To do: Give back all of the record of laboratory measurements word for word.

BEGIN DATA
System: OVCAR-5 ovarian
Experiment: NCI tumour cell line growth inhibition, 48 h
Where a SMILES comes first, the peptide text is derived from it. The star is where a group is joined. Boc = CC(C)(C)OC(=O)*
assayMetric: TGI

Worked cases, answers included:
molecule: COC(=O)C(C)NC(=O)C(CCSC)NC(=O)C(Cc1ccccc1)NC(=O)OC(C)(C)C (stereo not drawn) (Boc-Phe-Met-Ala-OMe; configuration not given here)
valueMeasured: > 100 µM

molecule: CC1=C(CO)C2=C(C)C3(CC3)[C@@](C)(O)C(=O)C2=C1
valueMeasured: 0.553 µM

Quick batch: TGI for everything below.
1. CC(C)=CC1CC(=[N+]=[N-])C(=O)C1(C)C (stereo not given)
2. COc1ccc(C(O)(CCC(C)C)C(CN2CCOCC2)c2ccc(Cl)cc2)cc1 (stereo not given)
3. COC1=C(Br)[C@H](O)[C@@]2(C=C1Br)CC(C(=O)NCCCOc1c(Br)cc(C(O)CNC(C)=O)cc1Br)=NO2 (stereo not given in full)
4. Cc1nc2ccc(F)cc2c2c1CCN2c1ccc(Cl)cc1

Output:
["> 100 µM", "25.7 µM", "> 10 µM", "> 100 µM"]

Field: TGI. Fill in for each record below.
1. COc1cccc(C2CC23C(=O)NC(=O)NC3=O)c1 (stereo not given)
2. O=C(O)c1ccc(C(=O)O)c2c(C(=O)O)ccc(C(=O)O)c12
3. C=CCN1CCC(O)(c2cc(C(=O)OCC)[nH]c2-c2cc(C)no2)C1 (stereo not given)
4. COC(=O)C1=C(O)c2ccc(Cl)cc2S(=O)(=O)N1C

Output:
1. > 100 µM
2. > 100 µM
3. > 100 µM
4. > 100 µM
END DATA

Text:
System: OVCAR-5 ovarian
Experiment: NCI tumour cell line growth inhibition, 48 h
Where a SMILES comes first, the peptide text is derived from it. The star is where a group is joined. Boc = CC(C)(C)OC(=O)*
assayMetric: TGI

Worked cases, answers included:
molecule: COC(=O)C(C)NC(=O)C(CCSC)NC(=O)C(Cc1ccccc1)NC(=O)OC(C)(C)C (stereo not drawn) (Boc-Phe-Met-Ala-OMe; configuration not given here)
valueMeasured: > 100 µM

molecule: CC1=C(CO)C2=C(C)C3(CC3)[C@@](C)(O)C(=O)C2=C1
valueMeasured: 0.553 µM

Quick batch: TGI for everything below.
1. CC(C)=CC1CC(=[N+]=[N-])C(=O)C1(C)C (stereo not given)
2. COc1ccc(C(O)(CCC(C)C)C(CN2CCOCC2)c2ccc(Cl)cc2)cc1 (stereo not given)
3. COC1=C(Br)[C@H](O)[C@@]2(C=C1Br)CC(C(=O)NCCCOc1c(Br)cc(C(O)CNC(C)=O)cc1Br)=NO2 (stereo not given in full)
4. Cc1nc2ccc(F)cc2c2c1CCN2c1ccc(Cl)cc1

Output:
["> 100 µM", "25.7 µM", "> 10 µM", "> 100 µM"]

Field: TGI. Fill in for each record below.
1. COc1cccc(C2CC23C(=O)NC(=O)NC3=O)c1 (stereo not given)
2. O=C(O)c1ccc(C(=O)O)c2c(C(=O)O)ccc(C(=O)O)c12
3. C=CCN1CCC(O)(c2cc(C(=O)OCC)[nH]c2-c2cc(C)no2)C1 (stereo not given)
4. COC(=O)C1=C(O)c2ccc(Cl)cc2S(=O)(=O)N1C

Output:
1. > 100 µM
2. > 100 µM
3. > 100 µM
4. > 100 µM